My first year of teaching, I worked on a teaching team with the two other teachers who taught 8th-grade literature. They were extremely kind, and we got along fine. But I never asked for help. In fact, I thought the meetings were a waste of time because I had so many things to do.
As we neared the mid-year break, I walked into one of our meetings reluctantly, hoping it would end quickly so that I could get back to my stacks of papers and hours of planning. I was drowning, overwhelmed, and holding a handful of crushed expectations of what teaching would feel like.
But when I sat down, they handed me a gift. It was not wrapped up in shiny paper, nor did it have a big red bow on it. But it might have been the best gift I got that season: my teammates, who had noticed that I was drowning, had created the entire benchmark exam for our department.
Translation: HOURS of work that I did not have to do.
I may have shed a tear on that stapled copy of the literature exam. And as my eyes cleared, I saw my colleagues in a new light. They wanted to help me. They had years of experience to share. They had mounds of collective wisdom and advice under their belts.
And they knew how to recognize a struggling teammate and swoop in without needing to be asked.
I never looked back after that moment, always eager to help out, eager to learn, and willing to ask for help. Pride has nothing to do with it; teaching is simply easier as a team.
Here’s what I learned over the years:
Working on a team can save you oodles of time.
I mean oodles. Divide and conquer the tasks you have to complete as a team according to your individual skills. Strong writer? Compose team emails and letters. Creative thinker? Add some flair to units or lessons that the kids will love. Diplomatic speaker? Approach your administrator about department-wide concerns. You’ll be like the Avengers: each with your own superpower ready to take on the tasks that are suited for you.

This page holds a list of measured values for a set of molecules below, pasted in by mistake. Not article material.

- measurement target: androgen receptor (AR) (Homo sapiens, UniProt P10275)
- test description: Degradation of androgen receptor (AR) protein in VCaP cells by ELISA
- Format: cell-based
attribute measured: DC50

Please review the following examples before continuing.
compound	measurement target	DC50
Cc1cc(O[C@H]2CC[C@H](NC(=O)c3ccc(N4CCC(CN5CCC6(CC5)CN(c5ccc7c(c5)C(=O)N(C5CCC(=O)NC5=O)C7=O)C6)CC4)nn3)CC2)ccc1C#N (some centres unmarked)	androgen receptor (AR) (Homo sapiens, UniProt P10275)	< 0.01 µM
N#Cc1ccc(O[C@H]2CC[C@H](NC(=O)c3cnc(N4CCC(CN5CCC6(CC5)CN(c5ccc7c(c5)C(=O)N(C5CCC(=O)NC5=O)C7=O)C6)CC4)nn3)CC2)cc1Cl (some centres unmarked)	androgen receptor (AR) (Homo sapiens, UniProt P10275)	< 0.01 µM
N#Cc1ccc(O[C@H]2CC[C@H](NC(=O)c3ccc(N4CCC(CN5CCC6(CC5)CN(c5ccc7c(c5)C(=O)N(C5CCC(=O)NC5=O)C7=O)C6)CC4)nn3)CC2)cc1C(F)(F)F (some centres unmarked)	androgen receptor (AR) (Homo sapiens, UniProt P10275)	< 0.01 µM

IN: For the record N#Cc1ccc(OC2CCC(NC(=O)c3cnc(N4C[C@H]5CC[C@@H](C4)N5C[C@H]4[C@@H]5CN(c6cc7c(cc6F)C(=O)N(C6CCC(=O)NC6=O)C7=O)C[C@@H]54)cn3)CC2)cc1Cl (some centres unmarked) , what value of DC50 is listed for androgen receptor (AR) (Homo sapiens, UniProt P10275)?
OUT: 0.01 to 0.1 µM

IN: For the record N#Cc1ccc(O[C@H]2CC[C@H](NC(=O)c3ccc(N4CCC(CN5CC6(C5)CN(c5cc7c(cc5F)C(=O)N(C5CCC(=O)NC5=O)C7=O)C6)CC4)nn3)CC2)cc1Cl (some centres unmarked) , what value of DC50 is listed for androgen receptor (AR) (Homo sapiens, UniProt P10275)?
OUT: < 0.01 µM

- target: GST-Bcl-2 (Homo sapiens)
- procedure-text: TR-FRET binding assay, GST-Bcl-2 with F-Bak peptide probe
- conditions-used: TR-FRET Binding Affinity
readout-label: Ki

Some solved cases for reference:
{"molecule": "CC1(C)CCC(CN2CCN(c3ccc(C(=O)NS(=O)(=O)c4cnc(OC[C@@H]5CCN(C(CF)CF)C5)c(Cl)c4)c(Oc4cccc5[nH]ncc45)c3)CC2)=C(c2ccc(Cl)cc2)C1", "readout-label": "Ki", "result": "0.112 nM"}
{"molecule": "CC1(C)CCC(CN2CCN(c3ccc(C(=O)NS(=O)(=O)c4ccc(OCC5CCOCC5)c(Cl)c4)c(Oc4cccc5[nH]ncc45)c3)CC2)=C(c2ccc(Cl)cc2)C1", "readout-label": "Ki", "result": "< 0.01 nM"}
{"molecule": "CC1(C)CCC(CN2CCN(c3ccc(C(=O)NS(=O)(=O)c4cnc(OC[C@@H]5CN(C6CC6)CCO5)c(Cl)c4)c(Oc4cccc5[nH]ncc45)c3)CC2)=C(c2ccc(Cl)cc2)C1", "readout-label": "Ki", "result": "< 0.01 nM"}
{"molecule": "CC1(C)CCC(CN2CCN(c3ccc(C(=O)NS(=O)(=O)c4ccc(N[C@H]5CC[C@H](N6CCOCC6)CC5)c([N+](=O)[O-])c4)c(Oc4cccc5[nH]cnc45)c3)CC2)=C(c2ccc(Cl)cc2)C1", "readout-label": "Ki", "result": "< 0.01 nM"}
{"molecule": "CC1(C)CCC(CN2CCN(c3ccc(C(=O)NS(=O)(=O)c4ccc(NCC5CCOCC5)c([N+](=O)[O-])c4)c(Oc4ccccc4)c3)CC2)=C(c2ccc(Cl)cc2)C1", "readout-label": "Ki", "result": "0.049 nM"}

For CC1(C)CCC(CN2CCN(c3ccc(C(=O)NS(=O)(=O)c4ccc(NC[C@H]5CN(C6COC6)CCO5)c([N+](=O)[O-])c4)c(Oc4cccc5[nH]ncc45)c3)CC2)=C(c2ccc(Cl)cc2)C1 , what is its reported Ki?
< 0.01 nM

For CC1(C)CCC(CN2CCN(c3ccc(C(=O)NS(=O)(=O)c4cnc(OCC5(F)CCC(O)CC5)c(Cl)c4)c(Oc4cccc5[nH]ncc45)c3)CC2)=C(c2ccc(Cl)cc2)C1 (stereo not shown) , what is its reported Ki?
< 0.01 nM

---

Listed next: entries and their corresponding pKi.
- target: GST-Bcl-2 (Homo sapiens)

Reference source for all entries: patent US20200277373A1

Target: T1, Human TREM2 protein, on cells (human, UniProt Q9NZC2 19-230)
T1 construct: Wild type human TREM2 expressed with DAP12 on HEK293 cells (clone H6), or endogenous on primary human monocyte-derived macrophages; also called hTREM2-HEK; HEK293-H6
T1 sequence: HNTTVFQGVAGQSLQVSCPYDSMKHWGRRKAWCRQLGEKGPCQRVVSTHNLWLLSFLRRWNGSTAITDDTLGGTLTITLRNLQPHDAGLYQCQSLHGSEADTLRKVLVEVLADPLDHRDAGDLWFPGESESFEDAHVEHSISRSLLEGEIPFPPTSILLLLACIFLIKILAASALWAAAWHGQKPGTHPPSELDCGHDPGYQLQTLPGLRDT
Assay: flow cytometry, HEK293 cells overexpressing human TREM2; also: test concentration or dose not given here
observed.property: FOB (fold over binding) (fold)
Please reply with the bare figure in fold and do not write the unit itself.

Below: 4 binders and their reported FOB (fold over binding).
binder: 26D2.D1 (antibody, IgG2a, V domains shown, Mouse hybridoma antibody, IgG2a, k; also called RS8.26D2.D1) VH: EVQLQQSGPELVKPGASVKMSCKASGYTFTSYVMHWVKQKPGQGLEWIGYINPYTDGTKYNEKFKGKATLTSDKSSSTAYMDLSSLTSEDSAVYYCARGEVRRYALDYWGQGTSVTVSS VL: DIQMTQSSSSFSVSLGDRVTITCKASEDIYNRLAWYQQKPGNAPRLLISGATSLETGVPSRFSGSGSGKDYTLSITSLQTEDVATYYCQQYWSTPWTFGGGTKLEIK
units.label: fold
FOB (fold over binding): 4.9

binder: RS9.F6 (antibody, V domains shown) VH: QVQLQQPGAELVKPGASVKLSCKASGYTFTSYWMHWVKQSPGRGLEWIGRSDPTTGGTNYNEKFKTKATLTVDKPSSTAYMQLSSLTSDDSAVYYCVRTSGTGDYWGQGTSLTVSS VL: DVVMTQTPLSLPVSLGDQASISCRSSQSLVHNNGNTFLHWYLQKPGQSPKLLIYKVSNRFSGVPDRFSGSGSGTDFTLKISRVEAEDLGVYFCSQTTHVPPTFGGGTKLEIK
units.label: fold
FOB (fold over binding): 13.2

Working on a team does not mean you have to give up autonomy in your classroom.
You can (and should) share fundamental systems across different classrooms (like school-wide rules and procedures), but you can teach the same curriculum as the person next door without parroting each other. You can (and should) maintain your own individuality and creativity.
Working on a team can help you step out of your comfort zone.
I used to watch my fellow teachers try something and think, There’s no way I could pull that off. But I got to the point where I figured I may as well give it a shot. Sometimes I would surprise myself, and other times I’d learn that with a little tweak here and there, I could make it my own.
Working on a team can make you a stronger teacher.
You can learn so much from one another. Seasoned teachers know the shortcuts and best practices. Be ready and willing to step up when someone needs you, because it will be reciprocated at some point. So help that colleague craft an email about a difficult situation. Step in when you see a newbie struggling. Or put together a rubric for a project that everyone will teach.
Working on a team will help you find your voice.
As with any group situation ever in history, there will be times when your team won’t be your teacher besties. There may even be some contention. It’s a part of life, learning to work with people we don’t agree with. Have the courage to find your voice. But also, take the opportunity to compromise or even “agree to disagree” and move on. Finding middle ground will help you work through difficult circumstances that could come up later.
So really, don’t be an island. Step proudly onto your team of superheroes and find your own superpower along the way.
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